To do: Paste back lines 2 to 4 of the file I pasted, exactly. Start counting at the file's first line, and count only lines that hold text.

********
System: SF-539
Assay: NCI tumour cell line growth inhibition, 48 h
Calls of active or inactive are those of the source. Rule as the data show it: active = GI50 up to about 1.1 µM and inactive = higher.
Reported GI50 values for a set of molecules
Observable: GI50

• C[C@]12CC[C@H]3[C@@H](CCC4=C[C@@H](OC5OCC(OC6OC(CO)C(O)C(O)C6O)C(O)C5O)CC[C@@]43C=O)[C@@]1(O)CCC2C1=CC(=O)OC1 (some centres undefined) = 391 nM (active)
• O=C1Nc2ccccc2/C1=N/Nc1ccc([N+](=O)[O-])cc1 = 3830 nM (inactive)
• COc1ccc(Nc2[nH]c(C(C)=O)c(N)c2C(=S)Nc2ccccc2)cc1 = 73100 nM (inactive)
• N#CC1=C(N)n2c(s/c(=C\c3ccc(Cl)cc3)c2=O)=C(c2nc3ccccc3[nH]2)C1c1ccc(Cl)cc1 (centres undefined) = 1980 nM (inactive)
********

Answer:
Assay: NCI tumour cell line growth inhibition, 48 h
Calls of active or inactive are those of the source. Rule as the data show it: active = GI50 up to about 1.1 µM and inactive = higher.
Reported GI50 values for a set of molecules